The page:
Marse Chan, a young Virginia gentleman, loyal to his family and to his state in the Civil War, during which he becomes a captain. His love for Anne never ceases, even though she rejects him following the duel with her father. He is killed leading a regimental charge. When he dies, he has next to his heart the letter of penitence and love that Anne wrote after her father agreed not to stand any longer between the lovers.
Anne Chamberlin, his pretty sweetheart, sorrel-haired and dark-eyed. Proud and unforgiving after her father’s duel, she rejects Marse Chan’s attempt at reconciliation before he leaves for the war. Her heart and thoughts remain with him, and when she dies not long before the fall of Richmond, she is buried next to Marse Chan.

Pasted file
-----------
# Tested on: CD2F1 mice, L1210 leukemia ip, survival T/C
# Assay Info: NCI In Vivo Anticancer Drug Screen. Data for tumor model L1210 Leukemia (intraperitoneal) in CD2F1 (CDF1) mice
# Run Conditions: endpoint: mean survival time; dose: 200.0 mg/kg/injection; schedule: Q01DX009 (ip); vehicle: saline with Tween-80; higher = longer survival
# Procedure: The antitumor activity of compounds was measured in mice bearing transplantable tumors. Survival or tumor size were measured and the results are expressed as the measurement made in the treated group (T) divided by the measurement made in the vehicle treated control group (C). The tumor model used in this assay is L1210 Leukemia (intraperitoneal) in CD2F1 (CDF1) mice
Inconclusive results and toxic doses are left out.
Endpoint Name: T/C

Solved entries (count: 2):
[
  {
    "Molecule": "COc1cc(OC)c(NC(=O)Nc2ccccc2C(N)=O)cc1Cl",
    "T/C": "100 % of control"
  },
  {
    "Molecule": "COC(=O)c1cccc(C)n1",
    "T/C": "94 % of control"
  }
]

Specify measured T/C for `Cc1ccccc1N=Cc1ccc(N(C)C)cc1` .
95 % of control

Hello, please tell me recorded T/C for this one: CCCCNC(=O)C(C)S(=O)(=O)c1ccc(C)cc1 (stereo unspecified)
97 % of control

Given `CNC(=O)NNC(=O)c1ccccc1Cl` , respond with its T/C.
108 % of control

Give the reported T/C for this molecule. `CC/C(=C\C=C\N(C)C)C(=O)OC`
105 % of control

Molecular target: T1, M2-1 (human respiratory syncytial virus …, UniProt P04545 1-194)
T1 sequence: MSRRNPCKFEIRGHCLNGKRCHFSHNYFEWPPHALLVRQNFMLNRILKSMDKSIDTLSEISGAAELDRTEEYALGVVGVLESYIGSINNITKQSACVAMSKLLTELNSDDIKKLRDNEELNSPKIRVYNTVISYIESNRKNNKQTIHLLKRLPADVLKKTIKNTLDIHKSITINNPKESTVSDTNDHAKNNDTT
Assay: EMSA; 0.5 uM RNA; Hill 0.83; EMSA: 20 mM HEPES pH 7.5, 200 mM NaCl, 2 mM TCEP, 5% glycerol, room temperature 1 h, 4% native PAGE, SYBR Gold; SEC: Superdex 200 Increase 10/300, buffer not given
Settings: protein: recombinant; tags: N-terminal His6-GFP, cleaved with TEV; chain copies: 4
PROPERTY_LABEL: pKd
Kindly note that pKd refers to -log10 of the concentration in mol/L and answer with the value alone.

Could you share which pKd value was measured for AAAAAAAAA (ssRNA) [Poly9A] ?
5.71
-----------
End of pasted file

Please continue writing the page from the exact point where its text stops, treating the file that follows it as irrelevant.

Sam, Marse Chan’s servant, a slave given to Mr. Channing’s baby son to be his lifetime body servant. He is Marse Chan’s boyhood playmate, his idolizing servant at college and during the war, and the driver who takes his body home for burial. Sam is the prototype of the loyal slave in romantic Southern fiction who regards his relationship to his master not as bondage but as loving service to a kindly and wholly admirable superior.
Mr. Channing, Marse Chan’s father, a plantation owner and, like his son, a model Southern gentleman.
(The entire section is 419 words.)